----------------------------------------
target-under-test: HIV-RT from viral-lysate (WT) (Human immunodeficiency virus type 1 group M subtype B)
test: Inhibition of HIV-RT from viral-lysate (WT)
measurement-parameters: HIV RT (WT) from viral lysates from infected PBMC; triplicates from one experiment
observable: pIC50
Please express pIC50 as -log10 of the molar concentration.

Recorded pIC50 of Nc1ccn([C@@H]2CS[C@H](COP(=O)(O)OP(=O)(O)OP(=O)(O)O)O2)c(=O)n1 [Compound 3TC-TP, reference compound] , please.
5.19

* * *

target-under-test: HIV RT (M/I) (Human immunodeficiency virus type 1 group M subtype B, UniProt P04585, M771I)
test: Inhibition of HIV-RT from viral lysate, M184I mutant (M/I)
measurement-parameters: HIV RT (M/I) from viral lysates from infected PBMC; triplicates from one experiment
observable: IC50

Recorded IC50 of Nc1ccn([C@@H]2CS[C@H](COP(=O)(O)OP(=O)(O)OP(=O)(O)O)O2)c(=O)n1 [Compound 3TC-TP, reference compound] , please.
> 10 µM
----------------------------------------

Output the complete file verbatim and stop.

target-under-test: HIV-RT from viral-lysate (WT) (Human immunodeficiency virus type 1 group M subtype B)
test: Inhibition of HIV-RT from viral-lysate (WT)
measurement-parameters: HIV RT (WT) from viral lysates from infected PBMC; triplicates from one experiment
observable: pIC50
Please express pIC50 as -log10 of the molar concentration.

Recorded pIC50 of Nc1ccn([C@@H]2CS[C@H](COP(=O)(O)OP(=O)(O)OP(=O)(O)O)O2)c(=O)n1 [Compound 3TC-TP, reference compound] , please.
5.19

* * *

target-under-test: HIV RT (M/I) (Human immunodeficiency virus type 1 group M subtype B, UniProt P04585, M771I)
test: Inhibition of HIV-RT from viral lysate, M184I mutant (M/I)
measurement-parameters: HIV RT (M/I) from viral lysates from infected PBMC; triplicates from one experiment
observable: IC50

Recorded IC50 of Nc1ccn([C@@H]2CS[C@H](COP(=O)(O)OP(=O)(O)OP(=O)(O)O)O2)c(=O)n1 [Compound 3TC-TP, reference compound] , please.
> 10 µM